Listings


WEDNESDAY

OCTOBER 8


Film

'BUS 174'

Brilliant filmmaking—literally—José Padilha's feature uses a reality TV analogue to The Taking of Pelham One Two Three to illuminate an entire social order. People actually die before our eyes, yet the movie never has the exploitation feel of an amoral carnage-fest like City of God. Tense, engrossing, and superbly structured, Bus 174 is not just an unforgettable drama but a skillfully developed argument. HOBERMAN

Opens today, Film Forum, 209 West Houston Street, 212.727.8110

Music

DEE DEE BRIDGEWATER

The finest jazz singer of her generation is also the most entertaining, with her megawatt smile, theatrical flair, sexy affect, and improvisational brio, which extends to comedic raps as well as to lightning romps through "Cherokee" or "Cape Verdean Blues." Her recent album of Kurt Weill songs is a triumph, but you have to see her to get the full effect—one reason 2000's Live at Yoshi's is an unqualified success. GIDDINS

Through Sunday, at 8 and 10:30, Blue Note, 131 West 3rd Street, 212.475.8592

'HIEROGLYPHICS FULL CIRCLE TOUR': DEL THA FUNKEE HOMOSAPIEN+SOULS OF MISCHIEF+CASUAL

Back when it wasn't cool to get dropped from your label and go indie, the Hiero massive realized that that was the secret to success for artists with college pedigrees. Thus was born the underground, even if it hasn't always benefited these talented forebears. Nevertheless, Casual remains one of the game's most vicious spitters, Del one of its great eccentrics, and Souls of Mischief a crew that retain their well-earned earnestness. Also: Pep Love, Little Brother, Encore. CARAMANICA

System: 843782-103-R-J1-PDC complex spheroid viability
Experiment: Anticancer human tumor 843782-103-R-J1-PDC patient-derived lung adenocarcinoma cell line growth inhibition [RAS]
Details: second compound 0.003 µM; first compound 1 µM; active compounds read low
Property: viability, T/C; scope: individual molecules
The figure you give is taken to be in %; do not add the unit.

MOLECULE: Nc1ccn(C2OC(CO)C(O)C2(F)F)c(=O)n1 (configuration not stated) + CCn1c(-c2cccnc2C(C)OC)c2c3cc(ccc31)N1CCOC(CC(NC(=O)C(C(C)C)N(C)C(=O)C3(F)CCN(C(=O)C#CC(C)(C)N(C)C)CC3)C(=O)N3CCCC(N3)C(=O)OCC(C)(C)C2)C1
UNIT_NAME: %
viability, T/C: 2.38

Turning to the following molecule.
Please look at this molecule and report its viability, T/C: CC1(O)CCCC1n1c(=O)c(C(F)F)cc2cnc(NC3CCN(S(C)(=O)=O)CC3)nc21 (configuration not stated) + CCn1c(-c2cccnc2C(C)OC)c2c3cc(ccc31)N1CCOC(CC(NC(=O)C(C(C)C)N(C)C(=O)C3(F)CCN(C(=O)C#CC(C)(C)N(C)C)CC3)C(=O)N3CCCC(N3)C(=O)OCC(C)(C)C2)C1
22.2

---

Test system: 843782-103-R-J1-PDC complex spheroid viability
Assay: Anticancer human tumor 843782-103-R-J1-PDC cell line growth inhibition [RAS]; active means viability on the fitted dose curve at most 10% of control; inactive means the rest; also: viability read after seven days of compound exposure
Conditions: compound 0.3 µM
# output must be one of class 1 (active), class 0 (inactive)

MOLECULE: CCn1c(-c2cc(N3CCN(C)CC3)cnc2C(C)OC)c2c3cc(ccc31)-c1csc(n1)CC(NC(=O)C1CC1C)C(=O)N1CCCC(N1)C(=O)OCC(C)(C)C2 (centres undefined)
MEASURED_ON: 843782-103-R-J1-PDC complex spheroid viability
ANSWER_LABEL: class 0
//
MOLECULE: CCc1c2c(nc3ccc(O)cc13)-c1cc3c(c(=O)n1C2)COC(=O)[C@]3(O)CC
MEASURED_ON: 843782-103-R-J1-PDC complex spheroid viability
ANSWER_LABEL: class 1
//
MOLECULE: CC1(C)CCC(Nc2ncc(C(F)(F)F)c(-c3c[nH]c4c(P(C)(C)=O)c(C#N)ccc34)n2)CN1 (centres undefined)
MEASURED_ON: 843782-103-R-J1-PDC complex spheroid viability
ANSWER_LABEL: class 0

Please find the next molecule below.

At 9, S.O.B.'s, 204 Varick Street, 212.243.4940

Theater

'THE SOUND OF OCEAN'

Traditional Chinese drumming and martial arts meet contemporary Western image theater in this piece by Taiwan's U Theater, headed by actress-founder Liu Ching-Ming. The subject is that source of sustenance and, more recently, worldwide contention—water. As this is the company's New York debut, we can't tell you more. Just go with the flow. FEINGOLD

Through Saturday, BAM Harvey Theater, 651 Fulton Street, Brooklyn, 718.636.4100

'THE NIGHT HERON'

Two unemployed gardeners in the Cambridgeshire fens wait for job opportunities, not Godot; instead, a mysterious woman arrives to complicate their lives. Jez Butterworth's play, his second outing with the Atlantic Theater Company, is staged by artistic director Neil Pepe, with a cast that includes company regulars Mary McCann, Clark Gregg, and Jordan Lage. FEINGOLD

Through November 9, Atlantic Theater, 336 West 20th Street, 212.645.1242

 


THURSDAY

OCTOBER 9


Books

PAUL AUSTER+DON BYRON

To kick off the fifth annual CooperArts festival, Brooklyn novelist Auster reads from his work—perhaps previewing his December release, the eerie Oracle Night. His unexpected collaborator is genre-gulping jazz clarinetist Don Byron. PARK

At 7:30, Great Hall at Cooper Union, 7th Street at Third Avenue, 212.279.4200

Music

JEAN GRAE+CANNIBAL OX